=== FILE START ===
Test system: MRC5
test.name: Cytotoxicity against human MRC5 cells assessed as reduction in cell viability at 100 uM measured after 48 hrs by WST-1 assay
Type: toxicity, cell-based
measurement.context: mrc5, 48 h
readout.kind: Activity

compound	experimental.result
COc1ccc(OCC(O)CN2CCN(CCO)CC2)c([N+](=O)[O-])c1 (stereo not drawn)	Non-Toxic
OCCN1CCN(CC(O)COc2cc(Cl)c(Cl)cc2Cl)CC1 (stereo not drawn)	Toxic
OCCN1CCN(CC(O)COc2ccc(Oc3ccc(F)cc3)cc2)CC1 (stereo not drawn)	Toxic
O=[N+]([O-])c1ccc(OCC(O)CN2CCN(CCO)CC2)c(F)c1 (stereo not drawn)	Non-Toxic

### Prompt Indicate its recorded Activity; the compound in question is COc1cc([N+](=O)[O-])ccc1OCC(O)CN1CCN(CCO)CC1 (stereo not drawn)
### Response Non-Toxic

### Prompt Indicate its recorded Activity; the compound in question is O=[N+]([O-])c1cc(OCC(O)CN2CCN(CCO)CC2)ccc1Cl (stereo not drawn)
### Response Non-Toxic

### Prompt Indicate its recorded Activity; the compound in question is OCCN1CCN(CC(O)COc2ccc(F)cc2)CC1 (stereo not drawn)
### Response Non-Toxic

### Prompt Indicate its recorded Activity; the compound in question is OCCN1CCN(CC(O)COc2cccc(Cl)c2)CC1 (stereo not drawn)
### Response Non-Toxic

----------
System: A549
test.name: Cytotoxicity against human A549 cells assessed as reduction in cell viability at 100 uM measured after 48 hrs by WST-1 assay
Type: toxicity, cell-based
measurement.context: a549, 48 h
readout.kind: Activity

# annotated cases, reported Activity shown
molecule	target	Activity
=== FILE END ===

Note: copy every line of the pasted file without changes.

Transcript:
Test system: MRC5
test.name: Cytotoxicity against human MRC5 cells assessed as reduction in cell viability at 100 uM measured after 48 hrs by WST-1 assay
Type: toxicity, cell-based
measurement.context: mrc5, 48 h
readout.kind: Activity

compound	experimental.result
COc1ccc(OCC(O)CN2CCN(CCO)CC2)c([N+](=O)[O-])c1 (stereo not drawn)	Non-Toxic
OCCN1CCN(CC(O)COc2cc(Cl)c(Cl)cc2Cl)CC1 (stereo not drawn)	Toxic
OCCN1CCN(CC(O)COc2ccc(Oc3ccc(F)cc3)cc2)CC1 (stereo not drawn)	Toxic
O=[N+]([O-])c1ccc(OCC(O)CN2CCN(CCO)CC2)c(F)c1 (stereo not drawn)	Non-Toxic

### Prompt Indicate its recorded Activity; the compound in question is COc1cc([N+](=O)[O-])ccc1OCC(O)CN1CCN(CCO)CC1 (stereo not drawn)
### Response Non-Toxic

### Prompt Indicate its recorded Activity; the compound in question is O=[N+]([O-])c1cc(OCC(O)CN2CCN(CCO)CC2)ccc1Cl (stereo not drawn)
### Response Non-Toxic

### Prompt Indicate its recorded Activity; the compound in question is OCCN1CCN(CC(O)COc2ccc(F)cc2)CC1 (stereo not drawn)
### Response Non-Toxic

### Prompt Indicate its recorded Activity; the compound in question is OCCN1CCN(CC(O)COc2cccc(Cl)c2)CC1 (stereo not drawn)
### Response Non-Toxic

----------
System: A549
test.name: Cytotoxicity against human A549 cells assessed as reduction in cell viability at 100 uM measured after 48 hrs by WST-1 assay
Type: toxicity, cell-based
measurement.context: a549, 48 h
readout.kind: Activity

# annotated cases, reported Activity shown
molecule	target	Activity